- You own personal appliances with 3 types of plugs, know the difference between 110 and 220 volts, 50 and 60 cycle current, and realize that a trasnsformer isn’t always enough to make your appliances work.
- You fried a number of appliances during the learning process.
- You think the Pledge of Allegiance might possibly begin with “Four-score and seven years ago….”
- Half of your phone calls are unintelligible to those around you.
- You believe vehemently that football is played with a round, spotted ball.
- You consider a city 500 miles away “very close.”
- You get homesick reading National Geographic.
- You cruise the Internet looking for fonts that can support foreign alphabets.
- You think in the metric system and Celsius.
- You may have learned to think in feet and miles as well, after a few years of living (and driving) in the US. (But not Fahrenheit. You will *never* learn to think in Fahrenheit).
- You haggle with the checkout clerk for a lower price.
- Your minor is a foreign language you already speak.
- When asked a question in a certain language, you’ve absentmindedly respond in a different one.
- You miss the subtitles when you see the latest movie.
- You’ve gotten out of school because of monsoons, bomb threats, and/or popular demonstrations.
- You speak with authority on the subject of airline travel.
- You have frequent flyer accounts on multiple airlines.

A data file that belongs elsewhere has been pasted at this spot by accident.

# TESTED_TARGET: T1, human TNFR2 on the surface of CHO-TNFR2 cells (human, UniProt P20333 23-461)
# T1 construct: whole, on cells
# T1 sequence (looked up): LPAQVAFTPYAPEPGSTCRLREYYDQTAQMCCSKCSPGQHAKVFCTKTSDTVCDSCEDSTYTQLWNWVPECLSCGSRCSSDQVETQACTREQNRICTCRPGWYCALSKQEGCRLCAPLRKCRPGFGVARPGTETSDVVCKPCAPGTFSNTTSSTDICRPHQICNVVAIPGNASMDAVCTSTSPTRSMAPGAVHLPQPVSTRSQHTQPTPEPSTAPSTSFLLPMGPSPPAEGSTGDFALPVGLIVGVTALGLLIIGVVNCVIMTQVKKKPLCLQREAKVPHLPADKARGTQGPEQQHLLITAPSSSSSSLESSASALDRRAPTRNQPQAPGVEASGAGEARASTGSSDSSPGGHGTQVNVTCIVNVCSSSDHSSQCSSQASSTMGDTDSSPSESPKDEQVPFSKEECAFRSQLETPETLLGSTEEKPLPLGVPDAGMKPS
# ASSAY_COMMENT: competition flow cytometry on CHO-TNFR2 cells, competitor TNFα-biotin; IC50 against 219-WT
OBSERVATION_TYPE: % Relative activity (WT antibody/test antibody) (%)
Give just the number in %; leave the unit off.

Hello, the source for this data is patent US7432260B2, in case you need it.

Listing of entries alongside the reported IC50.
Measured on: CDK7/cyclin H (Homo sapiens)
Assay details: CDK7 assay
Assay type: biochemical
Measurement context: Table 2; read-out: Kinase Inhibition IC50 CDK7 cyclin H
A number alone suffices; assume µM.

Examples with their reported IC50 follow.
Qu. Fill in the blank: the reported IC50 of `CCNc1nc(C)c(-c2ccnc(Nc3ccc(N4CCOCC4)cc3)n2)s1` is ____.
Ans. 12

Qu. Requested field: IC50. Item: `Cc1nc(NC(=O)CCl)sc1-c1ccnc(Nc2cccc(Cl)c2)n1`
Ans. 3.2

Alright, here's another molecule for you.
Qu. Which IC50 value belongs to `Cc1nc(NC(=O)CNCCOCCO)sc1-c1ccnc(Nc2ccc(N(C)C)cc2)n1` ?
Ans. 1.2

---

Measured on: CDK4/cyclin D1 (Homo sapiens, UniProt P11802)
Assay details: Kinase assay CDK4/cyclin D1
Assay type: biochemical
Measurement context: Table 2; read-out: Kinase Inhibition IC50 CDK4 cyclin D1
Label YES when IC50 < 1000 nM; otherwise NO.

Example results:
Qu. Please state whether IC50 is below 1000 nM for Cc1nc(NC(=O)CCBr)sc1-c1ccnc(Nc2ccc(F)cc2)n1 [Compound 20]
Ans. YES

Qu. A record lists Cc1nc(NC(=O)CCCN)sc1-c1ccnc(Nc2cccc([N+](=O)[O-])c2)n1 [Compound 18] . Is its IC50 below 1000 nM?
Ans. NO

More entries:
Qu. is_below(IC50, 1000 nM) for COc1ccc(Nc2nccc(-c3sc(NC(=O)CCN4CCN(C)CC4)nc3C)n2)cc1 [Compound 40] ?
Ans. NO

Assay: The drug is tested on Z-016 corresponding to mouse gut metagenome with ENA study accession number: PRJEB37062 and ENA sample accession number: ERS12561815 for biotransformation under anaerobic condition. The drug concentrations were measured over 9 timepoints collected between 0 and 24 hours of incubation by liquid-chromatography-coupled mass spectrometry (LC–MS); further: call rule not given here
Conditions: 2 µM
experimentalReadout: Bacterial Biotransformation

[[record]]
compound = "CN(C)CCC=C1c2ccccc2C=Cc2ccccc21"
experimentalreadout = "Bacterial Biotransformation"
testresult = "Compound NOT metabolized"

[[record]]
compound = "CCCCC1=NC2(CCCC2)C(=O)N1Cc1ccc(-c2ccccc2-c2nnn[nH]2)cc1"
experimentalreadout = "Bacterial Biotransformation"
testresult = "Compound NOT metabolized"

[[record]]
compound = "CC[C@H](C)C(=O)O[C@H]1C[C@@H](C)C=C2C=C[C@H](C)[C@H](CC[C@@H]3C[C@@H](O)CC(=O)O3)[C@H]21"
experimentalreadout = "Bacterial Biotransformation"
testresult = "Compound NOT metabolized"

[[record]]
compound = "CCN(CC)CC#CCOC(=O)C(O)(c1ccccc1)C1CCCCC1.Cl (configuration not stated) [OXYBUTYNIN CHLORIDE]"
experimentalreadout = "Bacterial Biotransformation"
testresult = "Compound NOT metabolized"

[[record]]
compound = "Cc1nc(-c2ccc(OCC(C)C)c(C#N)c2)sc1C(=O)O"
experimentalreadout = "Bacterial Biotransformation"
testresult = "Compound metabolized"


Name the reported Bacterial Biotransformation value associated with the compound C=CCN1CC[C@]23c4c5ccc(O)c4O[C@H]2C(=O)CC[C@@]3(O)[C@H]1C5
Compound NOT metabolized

- You constantly want to use said frequent flyer accounts to travel to new places.
- You know how to pack.
- You have the urge to move to a new country every couple of years.
- The thought of sending your [...] kids to public school scares you, while the thought of letting them fly alone doesn’t at all.
- You think that high school reunions are all but impossible.
- You have friends from 29 different countries.
- You sort your friends by continent.
- You have a time zone map next to your telephone.
- You realize what a small world it is, after all.

Thursday, September 9, 2010

1st School Picture

Maija's school picture arrived today, and I had to post it. It reminds me so much of the many school pictures I had taken through the years. Very few of them turned out good, but they're all still floating around somewhere in a box (or several boxes).

We're getting excited to finalize Kiira's adoption this coming Monday. Then next weekend we will be sealed to her in the LDS Mesa Temple and have her blessed at church on Sunday. Big week! Now if I could only get over a series of bizarre illnesses (kidney infection, bronchitis, costochondritis, hernia) I've had in the last 2 weeks, everything will be perfect :-)

Sunday, September 5, 2010

Piece O' Steel

Kent and I have been watching Tyler Perry movies lately: Diary of a Mad Black Woman, Meet the Browns, The Family That Preys, Madea Goes to Jail (actually next on our list). For anyone who hasn't heard of Tyler Perry, which is most of white America, you can read about him here and here. He's a Christian filmmaker who uses his culture, African American culture, as a backdrop for important messages of hope and faith. And he also uses humor in the form of Madea, the gun-toting, Bible quoting, grandmother figure who is always there to help the down-and-out.

Here are some of my favorite Madea quotes:

Myrtle quoting the Bible: "Peace be still." That's what he said.
Madea: Well, peace always comes with still... [takes out gun] ... 'cause I keeps me a piece o' steel.

Madea: I remember this dude made me so mad, I didn't even know how mad I was until I went to his funeral.
Helen: Why were you so mad at him?
Madea: Because he hit me. Yes he hit me... and I didn't even know how mad I was until I saw him in his casket, he's 8 feet under.
Myrtle: 6 feet, that's how they bury people, Madea, 6 feet under.
Madea: That's what I'm trying to say, I thought I was over what he did to me until I saw him at the funeral, I was so mad I BEAT HIM DOWN 2 more feet.